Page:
The last few years’ economy has been a mixed bag for auto repair shops and parts sellers. On one hand, you have people holding on to their vehicles for longer than ever before; on the other hand, cash-strapped or nervous consumers have been doing the bare minimum to keep those cars on the road, according to some industry reports.
With July car sales reports due out from automakers Wednesday, and Truecar.com’s forecast predicting the best July since 2007, a look at the businesses that serve car owners and how a glut of new cars affects them might be a fresh take on the vehicle sales story.
It’s a fairly pervasive sector that doesn’t hit the radar screen very often. According to the federal Bureau of Labor Statistics, jobs for auto mechanics are expected to grow 17 percent between 2010 and 2020, about an average rate across all occupations. About 723,000 people make their livings this way at an average wage of $35,000 a year.
And the Census Bureau abounds with information about the industry, though data is from the 2007 economic census, which of course doesn’t reflect recession results. Still, it’s a starting point you can compare local presence with. According to the bureau, some 81,000 establishments were engaged in general automotive repair and that’s in addition to 8,700 oil-change shops, transmission shops, gas stations that offer repair services, dealer service departments, motorcycle repair shops, tire dealers and more; check out this Census Bureau portal to a plethora of reports on each classification.
I bought a new car a few weeks ago and recently zoomed up to my long-time mechanic’s shop, to get advice on selling the 15-year-old compact I’d replaced and for what I assumed was a farewell until the new ride is out of warranty. I was somewhat taken aback when he casually offered an ongoing oil change/tire rotation deal that sounds superior to (and cheaper than) what I’d get at the quickie-lube drive-throughs I generally patronize. It seemed a clever way to hang on to a customer while the clock ticks down on the warranty, and made me wonder what other techniques auto shops are using to combat the consequences of new car sales.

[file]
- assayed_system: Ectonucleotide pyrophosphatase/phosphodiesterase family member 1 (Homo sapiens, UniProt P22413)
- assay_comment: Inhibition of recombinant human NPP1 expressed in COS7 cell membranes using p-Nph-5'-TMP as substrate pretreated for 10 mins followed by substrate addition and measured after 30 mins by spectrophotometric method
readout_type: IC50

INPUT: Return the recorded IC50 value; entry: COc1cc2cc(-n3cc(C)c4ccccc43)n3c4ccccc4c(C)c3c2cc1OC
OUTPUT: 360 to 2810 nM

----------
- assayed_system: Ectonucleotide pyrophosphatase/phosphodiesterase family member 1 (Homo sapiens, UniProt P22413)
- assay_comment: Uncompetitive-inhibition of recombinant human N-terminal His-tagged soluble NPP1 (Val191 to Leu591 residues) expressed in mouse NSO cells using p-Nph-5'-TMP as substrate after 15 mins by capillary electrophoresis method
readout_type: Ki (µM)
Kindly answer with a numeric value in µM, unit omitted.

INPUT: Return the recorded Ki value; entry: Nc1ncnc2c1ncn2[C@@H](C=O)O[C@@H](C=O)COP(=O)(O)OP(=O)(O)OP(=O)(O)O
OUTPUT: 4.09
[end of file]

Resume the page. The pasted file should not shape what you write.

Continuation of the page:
Here’s a University of Georgia report, based on a survey, about the business issues facing the car-repair industry; it has interesting information about pricing, staffing and other matters that will help prep you for discussions with local shop owners. Other sources include Autoinc. magazine, the publication of the Automotive Service Association trade group, and the Automotive Aftermarket Industry Association, which I’ve found helpful in sharing market research with journalists. Underhood Service and its related publications also give an interesting glimpse into the industry business models and pressures.
Don’t forget about legislative issues; check with state industry groups and read this Wall Street Journal piece about the pending Massachusetts Right to Repair Act, in which independent shops demand access to complete diagnostic data from automakers.
Industries that would seem positively affected by new car sales include satellite radio services, roadside assistance programs, insurance sales, car-wash outlets (I bet the monthly pass is popular among new-car buyers), alarm sellers and aftermarket sales of protectants, DIY car-care potions and accessories.
As always, this Wall Street Journal market data center on auto sales should be among your bookmarks.